From Alexander B. Johnson
Newyork Augst. 13. 1813
I took the liberty of sending you, by this day’s mail a small pamphet, entitled “An Enquiry &c.”—concerning the right of expatriation.1
Should it contain any thing, to excite your approbation, I shall be pleased at having written it. With the greatest respect I am Your Most obdt. Humble Ser
Alexr. B. Johnson2
RC (DLC: Rives Collection, Madison Papers).
1. Johnson referred to An Inquiry into the Natural Rights of Man, as Regards the Exercise of Expatriation (New York, 1813; Shaw and Shoemaker description begins R. R. Shaw and R. H. Shoemaker, comps., American Bibliography: A Preliminary Checklist for 1801–1819 (22 vols.; New York, 1958–66). description ends 28814), in which he argued that individuals have a “natural right” to leave the country of their birth; that if they do so, their native government has no further power over them; and that it is neither “depraved in taste nor incorrect in principle” to dislike one’s native country or to prefer another (ibid., 19–20). He published this pamphlet under the pseudonym of “a Gentleman of the City of New-York” (Charles L. Todd and Robert Sonkin, Alexander Bryan Johnson: Philosophical Banker [Syracuse, N.Y., 1977], 77).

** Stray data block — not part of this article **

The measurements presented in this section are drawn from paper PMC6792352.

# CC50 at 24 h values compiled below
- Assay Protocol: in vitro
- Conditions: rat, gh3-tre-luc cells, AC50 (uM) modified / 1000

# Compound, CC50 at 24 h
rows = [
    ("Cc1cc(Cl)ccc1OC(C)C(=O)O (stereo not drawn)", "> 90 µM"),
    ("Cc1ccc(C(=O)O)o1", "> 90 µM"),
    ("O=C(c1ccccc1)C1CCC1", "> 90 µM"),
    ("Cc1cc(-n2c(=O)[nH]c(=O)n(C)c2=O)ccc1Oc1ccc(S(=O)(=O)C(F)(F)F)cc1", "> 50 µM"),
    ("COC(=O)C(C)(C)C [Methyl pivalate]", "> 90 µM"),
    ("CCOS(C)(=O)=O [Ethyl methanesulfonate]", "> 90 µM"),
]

2. Alexander Bryan Johnson (1786–1867) was born in England and in 1801 emigrated to Utica, New York, where he helped his father build a fortune in mercantile pursuits. He spent the winter of 1812–13 in Washington, where he met JM, dined with the Madisons, and attended the president’s second inauguration. Later a banker in Utica, Johnson also authored numerous works on financial, philosophical, and political topics (Todd and Sonkin, Alexander Bryan Johnson, xiii–xiv, 2, 19–22, 36–37, 43, 67–73, 101–2, 351).